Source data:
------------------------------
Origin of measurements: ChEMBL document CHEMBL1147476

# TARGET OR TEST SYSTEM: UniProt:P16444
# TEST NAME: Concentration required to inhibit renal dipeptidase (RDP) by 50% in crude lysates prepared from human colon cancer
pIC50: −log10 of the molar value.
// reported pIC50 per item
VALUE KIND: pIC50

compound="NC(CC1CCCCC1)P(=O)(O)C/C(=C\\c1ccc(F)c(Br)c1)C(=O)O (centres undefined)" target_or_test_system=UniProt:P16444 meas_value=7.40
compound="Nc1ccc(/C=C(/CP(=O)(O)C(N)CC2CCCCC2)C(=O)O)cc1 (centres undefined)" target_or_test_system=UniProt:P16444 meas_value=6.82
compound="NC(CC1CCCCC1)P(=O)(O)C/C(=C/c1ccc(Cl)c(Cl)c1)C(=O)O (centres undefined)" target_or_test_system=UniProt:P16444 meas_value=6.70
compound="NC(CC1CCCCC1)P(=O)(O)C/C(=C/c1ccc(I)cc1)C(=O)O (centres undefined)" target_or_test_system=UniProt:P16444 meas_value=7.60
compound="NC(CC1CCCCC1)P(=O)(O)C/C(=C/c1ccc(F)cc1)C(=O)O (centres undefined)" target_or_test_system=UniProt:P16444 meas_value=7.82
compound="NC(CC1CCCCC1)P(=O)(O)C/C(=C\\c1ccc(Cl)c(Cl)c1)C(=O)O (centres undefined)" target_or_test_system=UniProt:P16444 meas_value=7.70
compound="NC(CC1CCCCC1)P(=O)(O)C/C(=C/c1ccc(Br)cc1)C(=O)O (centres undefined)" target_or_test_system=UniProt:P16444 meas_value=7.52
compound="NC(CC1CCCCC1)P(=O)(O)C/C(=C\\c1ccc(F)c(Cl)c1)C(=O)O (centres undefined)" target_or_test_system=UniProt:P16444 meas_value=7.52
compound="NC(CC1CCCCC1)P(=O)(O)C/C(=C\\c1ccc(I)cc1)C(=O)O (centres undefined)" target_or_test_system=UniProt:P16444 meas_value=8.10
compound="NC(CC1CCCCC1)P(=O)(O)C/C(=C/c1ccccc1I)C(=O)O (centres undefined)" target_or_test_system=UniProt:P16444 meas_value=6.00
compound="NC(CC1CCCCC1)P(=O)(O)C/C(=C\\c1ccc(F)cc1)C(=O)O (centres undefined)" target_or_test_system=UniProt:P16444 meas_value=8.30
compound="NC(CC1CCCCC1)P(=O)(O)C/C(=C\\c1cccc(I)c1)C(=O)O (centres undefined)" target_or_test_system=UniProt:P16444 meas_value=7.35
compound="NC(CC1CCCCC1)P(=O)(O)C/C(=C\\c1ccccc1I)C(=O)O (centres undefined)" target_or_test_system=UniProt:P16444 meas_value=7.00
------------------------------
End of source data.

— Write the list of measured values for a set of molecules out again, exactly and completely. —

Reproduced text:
Origin of measurements: ChEMBL document CHEMBL1147476

# TARGET OR TEST SYSTEM: UniProt:P16444
# TEST NAME: Concentration required to inhibit renal dipeptidase (RDP) by 50% in crude lysates prepared from human colon cancer
pIC50: −log10 of the molar value.
// reported pIC50 per item
VALUE KIND: pIC50

compound="NC(CC1CCCCC1)P(=O)(O)C/C(=C\\c1ccc(F)c(Br)c1)C(=O)O (centres undefined)" target_or_test_system=UniProt:P16444 meas_value=7.40
compound="Nc1ccc(/C=C(/CP(=O)(O)C(N)CC2CCCCC2)C(=O)O)cc1 (centres undefined)" target_or_test_system=UniProt:P16444 meas_value=6.82
compound="NC(CC1CCCCC1)P(=O)(O)C/C(=C/c1ccc(Cl)c(Cl)c1)C(=O)O (centres undefined)" target_or_test_system=UniProt:P16444 meas_value=6.70
compound="NC(CC1CCCCC1)P(=O)(O)C/C(=C/c1ccc(I)cc1)C(=O)O (centres undefined)" target_or_test_system=UniProt:P16444 meas_value=7.60
compound="NC(CC1CCCCC1)P(=O)(O)C/C(=C/c1ccc(F)cc1)C(=O)O (centres undefined)" target_or_test_system=UniProt:P16444 meas_value=7.82
compound="NC(CC1CCCCC1)P(=O)(O)C/C(=C\\c1ccc(Cl)c(Cl)c1)C(=O)O (centres undefined)" target_or_test_system=UniProt:P16444 meas_value=7.70
compound="NC(CC1CCCCC1)P(=O)(O)C/C(=C/c1ccc(Br)cc1)C(=O)O (centres undefined)" target_or_test_system=UniProt:P16444 meas_value=7.52
compound="NC(CC1CCCCC1)P(=O)(O)C/C(=C\\c1ccc(F)c(Cl)c1)C(=O)O (centres undefined)" target_or_test_system=UniProt:P16444 meas_value=7.52
compound="NC(CC1CCCCC1)P(=O)(O)C/C(=C\\c1ccc(I)cc1)C(=O)O (centres undefined)" target_or_test_system=UniProt:P16444 meas_value=8.10
compound="NC(CC1CCCCC1)P(=O)(O)C/C(=C/c1ccccc1I)C(=O)O (centres undefined)" target_or_test_system=UniProt:P16444 meas_value=6.00
compound="NC(CC1CCCCC1)P(=O)(O)C/C(=C\\c1ccc(F)cc1)C(=O)O (centres undefined)" target_or_test_system=UniProt:P16444 meas_value=8.30
compound="NC(CC1CCCCC1)P(=O)(O)C/C(=C\\c1cccc(I)c1)C(=O)O (centres undefined)" target_or_test_system=UniProt:P16444 meas_value=7.35
compound="NC(CC1CCCCC1)P(=O)(O)C/C(=C\\c1ccccc1I)C(=O)O (centres undefined)" target_or_test_system=UniProt:P16444 meas_value=7.00